Are RVs Safe in a Crash?

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An RV on the side of the highway after getting into an accident.

Getting into a crash in an RV is every owner’s worst nightmare. It doesn’t matter whether you’re in a towable or driveable; it can be a terrifying experience.

Dealers and manufacturers talk a lot about the features and capabilities of recreational vehicles. However, they hardly ever talk about safety. So, are you safe if your RV is in a crash?

Today, we’re diving into a topic few owners even want to consider. However, pretending it’s impossible won’t do you any good.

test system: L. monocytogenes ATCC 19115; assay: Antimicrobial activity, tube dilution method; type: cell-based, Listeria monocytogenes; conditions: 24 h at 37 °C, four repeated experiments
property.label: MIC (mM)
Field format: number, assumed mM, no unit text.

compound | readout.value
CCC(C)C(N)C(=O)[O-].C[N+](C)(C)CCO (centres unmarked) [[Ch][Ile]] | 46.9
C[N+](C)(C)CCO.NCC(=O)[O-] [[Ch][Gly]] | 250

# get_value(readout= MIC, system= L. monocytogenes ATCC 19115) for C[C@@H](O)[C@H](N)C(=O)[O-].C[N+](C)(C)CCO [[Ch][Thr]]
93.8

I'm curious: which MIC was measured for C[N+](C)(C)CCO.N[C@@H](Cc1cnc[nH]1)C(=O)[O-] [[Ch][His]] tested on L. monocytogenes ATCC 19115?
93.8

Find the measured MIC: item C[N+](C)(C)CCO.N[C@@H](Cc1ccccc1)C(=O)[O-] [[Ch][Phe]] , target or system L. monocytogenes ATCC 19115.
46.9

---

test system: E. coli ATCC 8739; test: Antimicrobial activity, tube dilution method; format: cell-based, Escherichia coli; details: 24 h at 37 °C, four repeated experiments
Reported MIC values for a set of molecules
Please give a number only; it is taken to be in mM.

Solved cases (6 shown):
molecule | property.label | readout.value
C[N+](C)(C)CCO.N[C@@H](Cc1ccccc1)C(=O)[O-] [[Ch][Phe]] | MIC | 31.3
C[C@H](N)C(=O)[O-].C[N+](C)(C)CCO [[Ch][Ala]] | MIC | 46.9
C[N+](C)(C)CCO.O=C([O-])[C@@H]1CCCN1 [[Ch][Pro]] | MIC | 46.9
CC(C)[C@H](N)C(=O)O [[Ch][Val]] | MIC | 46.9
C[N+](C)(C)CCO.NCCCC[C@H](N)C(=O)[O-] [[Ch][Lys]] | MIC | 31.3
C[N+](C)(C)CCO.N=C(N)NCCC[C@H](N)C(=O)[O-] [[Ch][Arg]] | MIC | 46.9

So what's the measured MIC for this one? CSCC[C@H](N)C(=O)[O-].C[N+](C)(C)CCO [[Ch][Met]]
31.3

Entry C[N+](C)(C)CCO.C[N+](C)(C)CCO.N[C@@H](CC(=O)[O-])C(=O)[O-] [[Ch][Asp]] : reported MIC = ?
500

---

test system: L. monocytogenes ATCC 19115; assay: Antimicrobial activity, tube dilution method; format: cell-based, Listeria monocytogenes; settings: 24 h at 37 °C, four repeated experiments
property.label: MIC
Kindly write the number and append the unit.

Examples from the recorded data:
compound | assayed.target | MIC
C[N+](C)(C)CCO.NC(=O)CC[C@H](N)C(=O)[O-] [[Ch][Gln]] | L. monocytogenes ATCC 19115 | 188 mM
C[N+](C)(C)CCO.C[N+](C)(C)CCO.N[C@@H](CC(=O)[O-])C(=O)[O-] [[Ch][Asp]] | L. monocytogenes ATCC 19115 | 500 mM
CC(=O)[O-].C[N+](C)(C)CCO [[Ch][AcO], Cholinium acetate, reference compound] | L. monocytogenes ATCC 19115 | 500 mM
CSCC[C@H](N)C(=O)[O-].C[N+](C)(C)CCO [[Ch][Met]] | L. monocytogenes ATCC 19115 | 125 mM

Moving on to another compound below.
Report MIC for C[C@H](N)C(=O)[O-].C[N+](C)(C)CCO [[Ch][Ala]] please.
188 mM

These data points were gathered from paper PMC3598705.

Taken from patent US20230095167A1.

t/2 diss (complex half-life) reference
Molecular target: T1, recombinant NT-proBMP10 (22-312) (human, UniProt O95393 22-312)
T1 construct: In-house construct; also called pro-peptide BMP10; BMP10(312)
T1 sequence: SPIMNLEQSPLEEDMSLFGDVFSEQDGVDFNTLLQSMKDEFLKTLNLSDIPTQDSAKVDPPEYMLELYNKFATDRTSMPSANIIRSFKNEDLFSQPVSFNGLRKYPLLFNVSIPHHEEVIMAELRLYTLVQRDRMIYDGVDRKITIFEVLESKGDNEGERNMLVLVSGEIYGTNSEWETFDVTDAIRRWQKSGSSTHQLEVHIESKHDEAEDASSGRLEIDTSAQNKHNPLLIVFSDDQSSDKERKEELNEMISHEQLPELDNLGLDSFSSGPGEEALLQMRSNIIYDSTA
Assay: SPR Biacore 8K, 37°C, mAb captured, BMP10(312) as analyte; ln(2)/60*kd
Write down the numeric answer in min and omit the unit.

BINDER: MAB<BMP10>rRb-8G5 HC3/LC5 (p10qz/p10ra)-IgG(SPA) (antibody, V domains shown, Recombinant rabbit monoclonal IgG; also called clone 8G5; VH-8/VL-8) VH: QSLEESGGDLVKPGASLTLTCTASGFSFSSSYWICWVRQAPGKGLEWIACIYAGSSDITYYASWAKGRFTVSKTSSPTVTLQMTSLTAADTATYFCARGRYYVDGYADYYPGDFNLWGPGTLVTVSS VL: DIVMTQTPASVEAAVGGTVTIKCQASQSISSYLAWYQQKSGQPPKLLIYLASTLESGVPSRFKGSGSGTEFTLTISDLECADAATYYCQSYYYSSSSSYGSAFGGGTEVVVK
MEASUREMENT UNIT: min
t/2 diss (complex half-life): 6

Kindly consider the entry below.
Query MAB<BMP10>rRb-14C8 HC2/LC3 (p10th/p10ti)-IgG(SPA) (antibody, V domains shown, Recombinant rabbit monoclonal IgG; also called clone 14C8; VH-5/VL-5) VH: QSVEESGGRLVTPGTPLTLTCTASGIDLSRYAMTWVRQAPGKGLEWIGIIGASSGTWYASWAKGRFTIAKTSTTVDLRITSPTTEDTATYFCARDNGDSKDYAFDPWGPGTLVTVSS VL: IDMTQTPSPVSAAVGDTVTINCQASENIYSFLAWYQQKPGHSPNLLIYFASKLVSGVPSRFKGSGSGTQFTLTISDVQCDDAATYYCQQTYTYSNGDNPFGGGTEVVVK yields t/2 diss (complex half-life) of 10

Buckle up, and let’s get started!

Are RVs Safe in a Crash?

Your safety in an RV crash varies significantly depending on your camper’s size, type, and age. As you might assume, newer, larger vehicles are better equipped and provide more protection. Some newer driveable models feature airbags, anti-lock brakes, and stability control.

On the other hand, towable RVs like travel trailers and fifth wheels typically don’t offer many safety features. They generally rely on the tow vehicle’s capabilities and safety features. This is one of the many reasons we encourage you to stay within the towing capacity of your vehicle.

Overall, RVs aren’t the safety vehicle you want to be in during an accident. Because many of them are made of lightweight, cheap wood, even a minor accident can do a significant amount of damage. It doesn’t take a severe impact to total most of these vehicles.

What Type of RV is Safest?